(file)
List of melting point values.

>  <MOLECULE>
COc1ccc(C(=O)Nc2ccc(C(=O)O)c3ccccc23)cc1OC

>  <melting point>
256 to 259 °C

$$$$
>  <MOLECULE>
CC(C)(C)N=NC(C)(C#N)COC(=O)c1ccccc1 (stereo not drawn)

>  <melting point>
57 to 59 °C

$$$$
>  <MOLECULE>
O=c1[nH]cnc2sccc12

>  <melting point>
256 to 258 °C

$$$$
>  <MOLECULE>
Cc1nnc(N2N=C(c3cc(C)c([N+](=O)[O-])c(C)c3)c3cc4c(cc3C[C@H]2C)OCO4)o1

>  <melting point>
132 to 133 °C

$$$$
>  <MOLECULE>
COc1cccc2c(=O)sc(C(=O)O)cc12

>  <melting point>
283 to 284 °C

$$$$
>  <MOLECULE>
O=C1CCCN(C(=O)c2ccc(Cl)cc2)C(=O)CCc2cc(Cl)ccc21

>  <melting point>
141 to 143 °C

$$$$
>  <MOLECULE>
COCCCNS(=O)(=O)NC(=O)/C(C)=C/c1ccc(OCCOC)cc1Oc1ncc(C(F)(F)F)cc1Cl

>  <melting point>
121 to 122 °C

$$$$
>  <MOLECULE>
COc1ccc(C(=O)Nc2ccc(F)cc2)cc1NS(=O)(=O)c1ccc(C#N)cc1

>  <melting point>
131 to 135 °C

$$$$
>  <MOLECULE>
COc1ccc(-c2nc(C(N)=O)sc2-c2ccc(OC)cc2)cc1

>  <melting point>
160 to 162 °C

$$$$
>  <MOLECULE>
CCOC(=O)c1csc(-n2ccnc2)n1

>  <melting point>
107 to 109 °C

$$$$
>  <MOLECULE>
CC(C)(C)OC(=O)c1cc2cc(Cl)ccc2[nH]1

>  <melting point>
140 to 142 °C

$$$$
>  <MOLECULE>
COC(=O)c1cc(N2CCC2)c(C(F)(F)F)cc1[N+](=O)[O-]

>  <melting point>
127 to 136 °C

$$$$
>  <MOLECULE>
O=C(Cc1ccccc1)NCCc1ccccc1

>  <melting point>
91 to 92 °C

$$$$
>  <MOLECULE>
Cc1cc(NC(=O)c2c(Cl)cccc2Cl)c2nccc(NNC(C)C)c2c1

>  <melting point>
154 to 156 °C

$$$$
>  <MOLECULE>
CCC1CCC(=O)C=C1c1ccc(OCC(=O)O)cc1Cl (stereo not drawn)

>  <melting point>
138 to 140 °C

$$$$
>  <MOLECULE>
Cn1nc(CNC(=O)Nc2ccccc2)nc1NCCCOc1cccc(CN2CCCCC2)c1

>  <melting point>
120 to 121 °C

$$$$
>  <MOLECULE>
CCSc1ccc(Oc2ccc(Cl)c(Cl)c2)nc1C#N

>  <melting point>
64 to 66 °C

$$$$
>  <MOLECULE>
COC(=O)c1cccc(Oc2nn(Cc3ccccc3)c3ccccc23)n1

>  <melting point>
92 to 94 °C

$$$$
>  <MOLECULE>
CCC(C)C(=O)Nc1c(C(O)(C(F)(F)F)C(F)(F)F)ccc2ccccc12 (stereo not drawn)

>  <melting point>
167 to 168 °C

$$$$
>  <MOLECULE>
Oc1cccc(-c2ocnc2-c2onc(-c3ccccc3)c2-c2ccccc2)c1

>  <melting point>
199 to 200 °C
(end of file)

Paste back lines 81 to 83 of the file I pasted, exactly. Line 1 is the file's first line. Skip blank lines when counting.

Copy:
$$$$
>  <MOLECULE>
CCSc1ccc(Oc2ccc(Cl)c(Cl)c2)nc1C#N